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Collaborating on corrosion

Award-winning researcher part of $7.8-million corrosion project

Research

By Jackey Locke

Dr. Faisal Khan, head, Department of Process Engineering, and director, Centre for Risk, Integrity, Safety and Engineering, is part of a collaborative research project involving four universities in Alberta and Atlantic Canada.

The project, Managing Microbial Corrosion in Canadian Offshore and Onshore Oil Production, received $7.8 million in federal government funding to advance a four-year research project to improve pipeline integrity.

Microbes and corrosion

The collaborative project examines microbial-induced corrosion, which is a major source of corrosion to different assets including pipelines, offshore production lines and gathering lines.

Researchers at Memorial University are involved in all stages of the project, which involves identifying the microbes, studying the chemical compositions of the microbes and how they cause corrosion.

“We know that microbes cause corrosion, but we are examining how they cause corrosion.” — Dr.  Faisal Khan

Dr. Khan and team, which includes Dr. Kelly Hawboldt, Department of Process Engineering, Faculty of Engineering and Applied Science; and Dr. Christina Bottaro, Department of Chemistry, Faculty of Science, will be examining how microbes cause corrosion.

“We know that microbes cause corrosion, but we are examining how they cause corrosion,” said Dr. Khan. “We are identifying the chemical source and how it reacts to the surface of the metal to cause corrosion.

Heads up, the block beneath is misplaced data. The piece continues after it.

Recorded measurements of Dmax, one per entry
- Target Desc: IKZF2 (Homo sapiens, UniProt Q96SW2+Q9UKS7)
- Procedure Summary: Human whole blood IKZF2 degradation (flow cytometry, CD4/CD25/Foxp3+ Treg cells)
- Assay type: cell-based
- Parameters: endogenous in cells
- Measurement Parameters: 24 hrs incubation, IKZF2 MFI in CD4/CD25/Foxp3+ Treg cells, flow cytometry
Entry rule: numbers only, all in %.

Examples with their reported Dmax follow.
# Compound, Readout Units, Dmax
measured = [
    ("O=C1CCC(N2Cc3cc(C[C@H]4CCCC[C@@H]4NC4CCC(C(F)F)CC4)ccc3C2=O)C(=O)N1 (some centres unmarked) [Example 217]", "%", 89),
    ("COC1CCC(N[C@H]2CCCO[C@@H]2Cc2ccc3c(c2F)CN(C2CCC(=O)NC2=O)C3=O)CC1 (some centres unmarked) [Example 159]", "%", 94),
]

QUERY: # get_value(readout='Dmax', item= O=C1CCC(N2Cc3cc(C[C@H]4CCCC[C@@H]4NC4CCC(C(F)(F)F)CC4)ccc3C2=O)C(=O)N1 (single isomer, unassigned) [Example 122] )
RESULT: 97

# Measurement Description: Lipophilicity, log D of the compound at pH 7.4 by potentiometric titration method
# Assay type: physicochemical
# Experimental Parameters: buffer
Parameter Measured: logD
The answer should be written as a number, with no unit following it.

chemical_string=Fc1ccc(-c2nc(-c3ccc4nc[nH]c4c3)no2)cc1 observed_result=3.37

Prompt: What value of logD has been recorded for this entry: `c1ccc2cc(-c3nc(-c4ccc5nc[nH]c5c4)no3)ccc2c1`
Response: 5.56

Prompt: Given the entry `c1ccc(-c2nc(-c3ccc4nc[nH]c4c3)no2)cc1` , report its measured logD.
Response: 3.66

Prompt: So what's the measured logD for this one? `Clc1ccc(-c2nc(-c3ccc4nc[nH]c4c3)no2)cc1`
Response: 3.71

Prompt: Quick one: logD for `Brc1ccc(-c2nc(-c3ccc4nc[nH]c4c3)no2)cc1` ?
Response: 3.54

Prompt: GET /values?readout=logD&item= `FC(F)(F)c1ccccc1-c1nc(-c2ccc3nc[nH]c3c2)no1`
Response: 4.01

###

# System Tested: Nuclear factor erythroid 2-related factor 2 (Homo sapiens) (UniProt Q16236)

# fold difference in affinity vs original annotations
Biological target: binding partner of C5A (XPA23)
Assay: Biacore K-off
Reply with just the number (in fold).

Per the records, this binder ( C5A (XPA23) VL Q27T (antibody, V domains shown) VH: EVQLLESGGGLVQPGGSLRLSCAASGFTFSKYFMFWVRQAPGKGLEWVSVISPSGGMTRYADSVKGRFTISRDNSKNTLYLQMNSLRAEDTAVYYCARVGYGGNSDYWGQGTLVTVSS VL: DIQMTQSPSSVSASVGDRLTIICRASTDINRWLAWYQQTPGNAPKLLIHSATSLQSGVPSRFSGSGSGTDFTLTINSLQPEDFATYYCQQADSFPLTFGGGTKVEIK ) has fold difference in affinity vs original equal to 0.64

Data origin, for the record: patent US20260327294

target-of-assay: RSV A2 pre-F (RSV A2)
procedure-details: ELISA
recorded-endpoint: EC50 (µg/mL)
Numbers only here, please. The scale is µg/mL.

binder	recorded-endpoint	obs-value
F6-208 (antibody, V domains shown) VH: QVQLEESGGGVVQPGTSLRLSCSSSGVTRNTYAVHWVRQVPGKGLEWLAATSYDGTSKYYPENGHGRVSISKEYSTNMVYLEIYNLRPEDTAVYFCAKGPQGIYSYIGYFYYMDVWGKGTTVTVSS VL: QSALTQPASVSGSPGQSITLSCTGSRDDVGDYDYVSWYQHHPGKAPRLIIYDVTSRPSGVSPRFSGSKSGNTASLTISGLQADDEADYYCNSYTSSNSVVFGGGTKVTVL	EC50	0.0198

“The risk models that we’re developing will link the corrosion process to the outcome. This will be very important for industry when evaluating their level of corrosion intervention and control, and where to focus their resources on corrosion mitigation.”

Chemical source

To determine how the microbes cause corrosion, the Memorial team is hoping to identify the chemical source and how it reacts to the surface of the metal to cause corrosion.

“To do this, we will use a molecular modelling approach,” said Dr. Khan. “This means we will be studying the smallest possible scale, at the molecular level, to determine how the different chemicals interact.”

The third important activity that Memorial is involved in is risk modelling, which will determine the cause of the corrosion in terms of damage to the assets and financial losses to the companies in the short and long term.

‘Understanding and solutions’

Dr. Greg Naterer, dean, Faculty of Engineering and Applied Science, is proud of the innovative and groundbreaking research that Dr. Khan and his team are conducting.

“Congratulations to Drs. Khan, Hawboldt and Bottaro on this collaborative project,” he said. “Microbial-induced corrosion is a critical problem for offshore asset integrity management, safety and maintenance in Newfoundland and Labrador. This research will lead to important new understanding and solutions of benefit to industry partners.”

The project, which is managed by Genome Atlantic, was one of 13 projects that received funding in an announcement on Dec. 13 by the federal government worth $110 million. A list of all projects can be found here.


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